Kynar Resins: Fabrication of Tubing

Extrusion

Smooth KYNAR PVDF products of all types - rod, sheet, film, pipe, tubing, monofilament, and wire insulation can be extruded at relatively high rates. No extrusion aids, lubricants, or heat stabilizers are needed. Equipment with materials of construction similar to those used for processing PVC and polyolefins is adequate. Gradual transition screws having L/D ratios of at least 20:1 and ample metering sections are recommended. Special die designs facilitate the proper distribution and homo-geneity of the melt. Extrusion temperatures vary from 232°- 288°C (450°- 550°F) depending upon the shape being extruded. For very thin sections such as fine caliper wire insulation, the temperature at the extreme tip of the die is held at 3l6°C (600°F) or higher as required for heat polishing. Water quenching is used for wire insulation, tubing and pipe; whereas, sheet and film extruded from slit dies are frequently crystallized on polished steel rolls operating between 66°- l40°C (150°- 284°F). Extruded, blown, or flat film can be uniaxially and/or biaxially oriented to sub-mil thickness. Monofilament is extrusion spun into a water bath and then oriented and heat-set at elevated temperatures.

Molding

KYNAR resins are readily molded in conventional compression, transfer, and injection molding equipment. In compression and transfer operations, pellets preheated in an oven or dielectric preheater to a range from 215° - 232°C (420° - 450°F) are charged to a heated mold between 188° and 199°C (370° and 390°F) with sufficient pressure. Time is then allowed for complete flow and fusion. For heavy sections, the part must be cooled to 93°C (200°F) under pressure to prevent vacuum voids and distortion. Annealing cycles will provide for increased dimensional stability by relieving residual stresses. The relatively high melt viscosity of KYNAR resins makes proper mold design an important factor in injection molding. Large diameter nozzle openings, sprues, and gates are recommended. Although operating conditions will vary depending upon the part, typical temperatures for the cylinder, nozzle, and mold are 221°, 221°, and 66°C (430°, 430°, and 150°F), respectively. In both molding and extrusion operations, care must be taken to eliminate "hang-up" areas where molten resin can collect and thermally decompose if residence time is excessive. Drying of resin before processing should not be necessary. Recommended processing temperatures are included in Table X. Shrinkage varies with mold design and geometry. Approximate shrinkage estimates are 0.015" per inch in sections up to 1/16" (1.58 mm) to greater than 0.030" per inch in sections up to 1/4" (6.35 mm), and as high as 0.080" per inch in heavier sections.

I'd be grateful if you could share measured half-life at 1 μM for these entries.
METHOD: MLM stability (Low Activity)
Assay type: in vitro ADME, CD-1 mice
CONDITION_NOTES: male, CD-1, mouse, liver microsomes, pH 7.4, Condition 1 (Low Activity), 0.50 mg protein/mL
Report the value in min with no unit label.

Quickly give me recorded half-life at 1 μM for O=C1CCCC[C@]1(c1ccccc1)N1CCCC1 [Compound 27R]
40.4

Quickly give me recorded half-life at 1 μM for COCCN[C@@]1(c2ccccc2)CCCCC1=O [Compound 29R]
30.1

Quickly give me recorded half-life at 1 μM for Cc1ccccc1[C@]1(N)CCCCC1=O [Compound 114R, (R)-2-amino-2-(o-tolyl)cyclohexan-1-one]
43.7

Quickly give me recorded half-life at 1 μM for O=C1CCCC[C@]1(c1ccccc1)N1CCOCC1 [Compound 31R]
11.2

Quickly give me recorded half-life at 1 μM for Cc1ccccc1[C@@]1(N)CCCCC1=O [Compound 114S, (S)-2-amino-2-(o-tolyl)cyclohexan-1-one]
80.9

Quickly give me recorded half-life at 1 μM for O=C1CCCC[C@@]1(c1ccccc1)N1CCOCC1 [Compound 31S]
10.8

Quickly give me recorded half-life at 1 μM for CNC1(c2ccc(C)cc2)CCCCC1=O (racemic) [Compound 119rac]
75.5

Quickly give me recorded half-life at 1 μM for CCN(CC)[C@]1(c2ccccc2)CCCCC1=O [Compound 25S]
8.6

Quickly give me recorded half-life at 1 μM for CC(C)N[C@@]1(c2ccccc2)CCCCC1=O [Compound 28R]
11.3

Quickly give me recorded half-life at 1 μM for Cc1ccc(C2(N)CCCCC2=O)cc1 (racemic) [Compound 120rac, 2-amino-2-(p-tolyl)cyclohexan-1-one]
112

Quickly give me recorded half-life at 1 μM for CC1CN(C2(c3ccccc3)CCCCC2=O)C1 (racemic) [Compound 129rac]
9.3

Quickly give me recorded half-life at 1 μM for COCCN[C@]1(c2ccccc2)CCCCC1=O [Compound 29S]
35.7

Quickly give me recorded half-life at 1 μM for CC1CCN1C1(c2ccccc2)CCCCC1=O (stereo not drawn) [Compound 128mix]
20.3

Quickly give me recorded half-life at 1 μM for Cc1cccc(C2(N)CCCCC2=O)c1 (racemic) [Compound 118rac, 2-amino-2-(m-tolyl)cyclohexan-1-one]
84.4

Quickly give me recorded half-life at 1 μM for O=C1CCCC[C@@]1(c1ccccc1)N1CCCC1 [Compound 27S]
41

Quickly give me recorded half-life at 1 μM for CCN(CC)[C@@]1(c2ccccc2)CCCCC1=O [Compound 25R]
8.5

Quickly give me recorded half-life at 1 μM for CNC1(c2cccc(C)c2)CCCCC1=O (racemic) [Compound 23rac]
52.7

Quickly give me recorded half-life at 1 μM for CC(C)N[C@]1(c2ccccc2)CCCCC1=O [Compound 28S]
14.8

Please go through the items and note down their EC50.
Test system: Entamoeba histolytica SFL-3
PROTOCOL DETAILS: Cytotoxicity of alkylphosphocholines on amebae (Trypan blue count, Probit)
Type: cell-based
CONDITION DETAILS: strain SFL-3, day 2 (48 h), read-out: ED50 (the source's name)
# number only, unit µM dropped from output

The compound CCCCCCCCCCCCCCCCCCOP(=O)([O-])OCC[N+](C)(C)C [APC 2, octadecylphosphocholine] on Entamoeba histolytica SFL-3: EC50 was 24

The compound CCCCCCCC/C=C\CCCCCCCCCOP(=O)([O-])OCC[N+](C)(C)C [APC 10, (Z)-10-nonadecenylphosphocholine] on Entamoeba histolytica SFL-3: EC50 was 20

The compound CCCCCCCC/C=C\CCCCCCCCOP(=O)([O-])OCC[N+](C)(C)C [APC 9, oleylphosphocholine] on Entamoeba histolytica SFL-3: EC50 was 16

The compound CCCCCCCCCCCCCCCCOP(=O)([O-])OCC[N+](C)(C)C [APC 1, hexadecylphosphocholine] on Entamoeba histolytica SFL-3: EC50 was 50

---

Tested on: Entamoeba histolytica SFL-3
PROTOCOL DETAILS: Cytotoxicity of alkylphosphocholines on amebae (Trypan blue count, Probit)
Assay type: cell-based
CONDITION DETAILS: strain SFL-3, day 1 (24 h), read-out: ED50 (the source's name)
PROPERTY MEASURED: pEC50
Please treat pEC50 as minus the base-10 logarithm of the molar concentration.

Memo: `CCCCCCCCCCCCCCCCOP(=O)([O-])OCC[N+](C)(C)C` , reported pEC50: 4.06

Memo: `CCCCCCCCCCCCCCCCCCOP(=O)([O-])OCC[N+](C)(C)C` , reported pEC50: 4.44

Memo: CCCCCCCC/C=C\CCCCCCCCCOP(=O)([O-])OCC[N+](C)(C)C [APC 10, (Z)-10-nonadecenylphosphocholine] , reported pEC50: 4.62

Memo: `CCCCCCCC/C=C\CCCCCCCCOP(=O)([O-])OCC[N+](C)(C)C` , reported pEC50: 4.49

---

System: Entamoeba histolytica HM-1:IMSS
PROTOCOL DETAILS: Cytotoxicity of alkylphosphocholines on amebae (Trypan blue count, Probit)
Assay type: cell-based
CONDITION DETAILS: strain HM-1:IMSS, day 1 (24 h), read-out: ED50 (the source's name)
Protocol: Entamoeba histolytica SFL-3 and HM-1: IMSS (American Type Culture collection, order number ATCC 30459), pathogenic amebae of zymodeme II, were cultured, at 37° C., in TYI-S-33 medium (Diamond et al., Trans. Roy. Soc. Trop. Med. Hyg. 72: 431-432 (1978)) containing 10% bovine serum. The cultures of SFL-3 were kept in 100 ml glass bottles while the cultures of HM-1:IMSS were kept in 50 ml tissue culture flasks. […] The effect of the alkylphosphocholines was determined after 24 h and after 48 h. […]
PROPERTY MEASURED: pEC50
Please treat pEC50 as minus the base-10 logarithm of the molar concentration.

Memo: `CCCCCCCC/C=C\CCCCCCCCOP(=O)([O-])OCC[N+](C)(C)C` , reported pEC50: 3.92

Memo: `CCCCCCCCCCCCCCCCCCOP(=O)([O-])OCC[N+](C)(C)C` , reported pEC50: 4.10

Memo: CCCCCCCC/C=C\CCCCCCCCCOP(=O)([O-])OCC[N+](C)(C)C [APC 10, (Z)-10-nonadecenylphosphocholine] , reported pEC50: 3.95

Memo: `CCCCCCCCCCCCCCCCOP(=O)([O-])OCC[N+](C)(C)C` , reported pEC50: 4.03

Kynar recommended injection molding temperatures.

Welding

Several methods of fusion welding KYNAR PVDF components are possible. The most common and successful approaches to welding KYNAR PVDF components are heat contact welding and hot gas (or air) using a welding rod. Ultrasonic, hot lamination, resistance heating, spin welding, and radio frequency are all methods usable to bond KYNAR PVDF to itself with limited success.

Contact welding is performed by holding two sections, which have each been heated to create a molten layer of resin, in position with adequate pressure until the polymer has congealed and cooled. Depending on the cross-sectional thickness of parts assembled in this way, the depth of the molten polymer will vary. Common terminology for forms of contact welding are lap joint, socket fusion, and butt joint. Tools, fixtures, or some form of equipment must be provided to hold parts welded in this manner in position. Commercial welding equipment is available for this purpose.
Heating temperatures required to adequately produce a molten condition of the conforming KYNAR PVDF surfaces will range from 220°- 288°C (425°- 550°F). Heating time cannot be easily predicted since this will depend on watt density of heating elements and size, as well as the geometry of the parts to be joined.

Normally some molten polymer will exude from the open edges of the joint formed in this way to create a bead. This bead can be carefully removed by machining if it interferes with the normal operation of the welded assembly
Welding in this manner should be performed when ambient temperatures are in the vicinity of 20° - 30°C (70° - 100°F). Higher temperatures could be beneficial but lower could be disappointing. Slow cooling of welded assemblies is preferred.

Hot gas welding, using a welding rod, is a common way to construct KYNAR PVDF lined components such as metals and FRP. Typically the stock shape supplier has a qualifying program due to the skills needed to accomplish this method of welding. Elf Atochem suppliers can recommend fabrication experts that have experience in this method of welding  KYNAR fluoropolymers.

Melt Behavior

As shown in Table XI, KYNAR homopolymer resin grades cover a broad range of melt viscosities to satisfy the various needs of the fabricator. KYNAR resin grade selection is important and depends upon the type of fabrication and the specific design of the tooling and finished part. In virtually all cases it is recommended that the fabricator consult with the local Elf Atochem sales representative.

Kynar resin apparent viscosity vs. shear rate chart.

Kynar viscosity and melt flow rate properties table.